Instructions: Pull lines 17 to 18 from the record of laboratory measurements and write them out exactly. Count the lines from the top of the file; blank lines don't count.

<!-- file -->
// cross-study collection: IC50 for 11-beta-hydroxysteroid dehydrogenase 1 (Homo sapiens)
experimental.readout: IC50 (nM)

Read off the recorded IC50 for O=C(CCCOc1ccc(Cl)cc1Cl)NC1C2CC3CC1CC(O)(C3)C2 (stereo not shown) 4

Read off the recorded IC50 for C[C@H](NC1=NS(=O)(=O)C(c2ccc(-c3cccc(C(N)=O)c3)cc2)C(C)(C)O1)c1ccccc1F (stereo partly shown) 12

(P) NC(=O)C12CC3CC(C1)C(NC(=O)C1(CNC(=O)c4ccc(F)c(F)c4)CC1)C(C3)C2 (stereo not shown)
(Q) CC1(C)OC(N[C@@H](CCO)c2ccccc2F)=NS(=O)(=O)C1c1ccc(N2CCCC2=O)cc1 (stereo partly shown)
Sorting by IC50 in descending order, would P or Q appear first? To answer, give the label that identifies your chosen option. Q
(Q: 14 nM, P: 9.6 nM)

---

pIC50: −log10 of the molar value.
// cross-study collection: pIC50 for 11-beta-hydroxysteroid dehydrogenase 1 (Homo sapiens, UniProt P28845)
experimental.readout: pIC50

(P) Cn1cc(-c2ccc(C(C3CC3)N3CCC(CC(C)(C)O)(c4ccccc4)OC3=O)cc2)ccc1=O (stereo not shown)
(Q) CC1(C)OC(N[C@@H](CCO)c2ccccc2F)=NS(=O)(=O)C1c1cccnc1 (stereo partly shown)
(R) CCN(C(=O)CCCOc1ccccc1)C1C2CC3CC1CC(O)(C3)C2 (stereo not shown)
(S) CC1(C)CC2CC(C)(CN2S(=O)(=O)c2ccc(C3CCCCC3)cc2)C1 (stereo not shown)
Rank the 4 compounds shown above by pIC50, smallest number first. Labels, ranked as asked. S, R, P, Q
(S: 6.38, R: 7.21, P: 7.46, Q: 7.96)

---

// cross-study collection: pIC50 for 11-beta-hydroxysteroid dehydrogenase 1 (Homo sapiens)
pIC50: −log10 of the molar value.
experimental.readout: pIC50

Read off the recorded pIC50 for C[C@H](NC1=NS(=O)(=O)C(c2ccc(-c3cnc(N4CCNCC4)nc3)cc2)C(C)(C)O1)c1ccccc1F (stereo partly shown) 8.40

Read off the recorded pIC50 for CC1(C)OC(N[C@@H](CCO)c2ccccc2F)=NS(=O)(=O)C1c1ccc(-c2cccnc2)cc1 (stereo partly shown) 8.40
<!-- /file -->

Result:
Rank the 4 compounds shown above by pIC50, smallest number first. Labels, ranked as asked. S, R, P, Q
(S: 6.38, R: 7.21, P: 7.46, Q: 7.96)